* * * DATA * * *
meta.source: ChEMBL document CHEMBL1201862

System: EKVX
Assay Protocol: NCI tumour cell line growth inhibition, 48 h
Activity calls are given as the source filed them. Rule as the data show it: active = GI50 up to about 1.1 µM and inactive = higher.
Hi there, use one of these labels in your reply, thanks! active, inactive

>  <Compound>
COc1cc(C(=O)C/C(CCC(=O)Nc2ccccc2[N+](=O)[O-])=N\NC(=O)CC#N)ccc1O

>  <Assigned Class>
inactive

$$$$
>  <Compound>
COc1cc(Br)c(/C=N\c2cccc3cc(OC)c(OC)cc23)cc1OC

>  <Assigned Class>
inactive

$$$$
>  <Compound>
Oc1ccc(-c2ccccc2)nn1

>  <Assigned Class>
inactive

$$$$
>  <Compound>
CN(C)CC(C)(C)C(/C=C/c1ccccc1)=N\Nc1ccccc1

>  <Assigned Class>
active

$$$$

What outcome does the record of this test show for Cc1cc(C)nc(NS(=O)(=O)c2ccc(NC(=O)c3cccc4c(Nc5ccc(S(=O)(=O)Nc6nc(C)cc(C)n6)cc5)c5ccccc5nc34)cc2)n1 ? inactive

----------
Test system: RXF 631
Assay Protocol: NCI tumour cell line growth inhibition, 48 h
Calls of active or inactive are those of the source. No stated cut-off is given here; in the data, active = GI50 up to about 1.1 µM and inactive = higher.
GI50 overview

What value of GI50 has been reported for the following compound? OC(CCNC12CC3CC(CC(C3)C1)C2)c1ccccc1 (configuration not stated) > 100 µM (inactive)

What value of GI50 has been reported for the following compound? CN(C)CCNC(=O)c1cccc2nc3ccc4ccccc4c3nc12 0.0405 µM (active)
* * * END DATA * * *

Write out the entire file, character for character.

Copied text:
meta.source: ChEMBL document CHEMBL1201862

System: EKVX
Assay Protocol: NCI tumour cell line growth inhibition, 48 h
Activity calls are given as the source filed them. Rule as the data show it: active = GI50 up to about 1.1 µM and inactive = higher.
Hi there, use one of these labels in your reply, thanks! active, inactive

>  <Compound>
COc1cc(C(=O)C/C(CCC(=O)Nc2ccccc2[N+](=O)[O-])=N\NC(=O)CC#N)ccc1O

>  <Assigned Class>
inactive

$$$$
>  <Compound>
COc1cc(Br)c(/C=N\c2cccc3cc(OC)c(OC)cc23)cc1OC

>  <Assigned Class>
inactive

$$$$
>  <Compound>
Oc1ccc(-c2ccccc2)nn1

>  <Assigned Class>
inactive

$$$$
>  <Compound>
CN(C)CC(C)(C)C(/C=C/c1ccccc1)=N\Nc1ccccc1

>  <Assigned Class>
active

$$$$

What outcome does the record of this test show for Cc1cc(C)nc(NS(=O)(=O)c2ccc(NC(=O)c3cccc4c(Nc5ccc(S(=O)(=O)Nc6nc(C)cc(C)n6)cc5)c5ccccc5nc34)cc2)n1 ? inactive

----------
Test system: RXF 631
Assay Protocol: NCI tumour cell line growth inhibition, 48 h
Calls of active or inactive are those of the source. No stated cut-off is given here; in the data, active = GI50 up to about 1.1 µM and inactive = higher.
GI50 overview

What value of GI50 has been reported for the following compound? OC(CCNC12CC3CC(CC(C3)C1)C2)c1ccccc1 (configuration not stated) > 100 µM (inactive)

What value of GI50 has been reported for the following compound? CN(C)CCNC(=O)c1cccc2nc3ccc4ccccc4c3nc12 0.0405 µM (active)